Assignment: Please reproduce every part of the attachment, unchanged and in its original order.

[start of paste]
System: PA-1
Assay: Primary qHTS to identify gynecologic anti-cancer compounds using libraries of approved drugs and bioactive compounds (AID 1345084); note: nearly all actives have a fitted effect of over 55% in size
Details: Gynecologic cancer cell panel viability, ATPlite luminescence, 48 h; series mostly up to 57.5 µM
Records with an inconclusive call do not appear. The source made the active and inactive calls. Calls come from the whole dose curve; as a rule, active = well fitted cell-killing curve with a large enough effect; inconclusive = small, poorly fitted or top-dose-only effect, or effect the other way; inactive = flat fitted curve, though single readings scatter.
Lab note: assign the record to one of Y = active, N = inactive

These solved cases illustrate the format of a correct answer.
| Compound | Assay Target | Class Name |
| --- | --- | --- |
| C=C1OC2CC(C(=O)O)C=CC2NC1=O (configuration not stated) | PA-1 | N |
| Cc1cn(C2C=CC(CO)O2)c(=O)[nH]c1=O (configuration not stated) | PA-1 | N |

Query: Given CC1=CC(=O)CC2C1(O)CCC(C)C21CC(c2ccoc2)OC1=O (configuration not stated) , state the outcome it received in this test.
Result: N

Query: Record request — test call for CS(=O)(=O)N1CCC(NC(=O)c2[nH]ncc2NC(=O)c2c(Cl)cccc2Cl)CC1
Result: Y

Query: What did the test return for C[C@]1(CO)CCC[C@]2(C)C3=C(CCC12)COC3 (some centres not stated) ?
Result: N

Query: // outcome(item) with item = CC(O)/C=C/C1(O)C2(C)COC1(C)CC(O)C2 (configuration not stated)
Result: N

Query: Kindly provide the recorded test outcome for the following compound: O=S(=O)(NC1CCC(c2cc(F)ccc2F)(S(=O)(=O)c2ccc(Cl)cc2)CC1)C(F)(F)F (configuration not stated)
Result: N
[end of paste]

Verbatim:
System: PA-1
Assay: Primary qHTS to identify gynecologic anti-cancer compounds using libraries of approved drugs and bioactive compounds (AID 1345084); note: nearly all actives have a fitted effect of over 55% in size
Details: Gynecologic cancer cell panel viability, ATPlite luminescence, 48 h; series mostly up to 57.5 µM
Records with an inconclusive call do not appear. The source made the active and inactive calls. Calls come from the whole dose curve; as a rule, active = well fitted cell-killing curve with a large enough effect; inconclusive = small, poorly fitted or top-dose-only effect, or effect the other way; inactive = flat fitted curve, though single readings scatter.
Lab note: assign the record to one of Y = active, N = inactive

These solved cases illustrate the format of a correct answer.
| Compound | Assay Target | Class Name |
| --- | --- | --- |
| C=C1OC2CC(C(=O)O)C=CC2NC1=O (configuration not stated) | PA-1 | N |
| Cc1cn(C2C=CC(CO)O2)c(=O)[nH]c1=O (configuration not stated) | PA-1 | N |

Query: Given CC1=CC(=O)CC2C1(O)CCC(C)C21CC(c2ccoc2)OC1=O (configuration not stated) , state the outcome it received in this test.
Result: N

Query: Record request — test call for CS(=O)(=O)N1CCC(NC(=O)c2[nH]ncc2NC(=O)c2c(Cl)cccc2Cl)CC1
Result: Y

Query: What did the test return for C[C@]1(CO)CCC[C@]2(C)C3=C(CCC12)COC3 (some centres not stated) ?
Result: N

Query: // outcome(item) with item = CC(O)/C=C/C1(O)C2(C)COC1(C)CC(O)C2 (configuration not stated)
Result: N

Query: Kindly provide the recorded test outcome for the following compound: O=S(=O)(NC1CCC(c2cc(F)ccc2F)(S(=O)(=O)c2ccc(Cl)cc2)CC1)C(F)(F)F (configuration not stated)
Result: N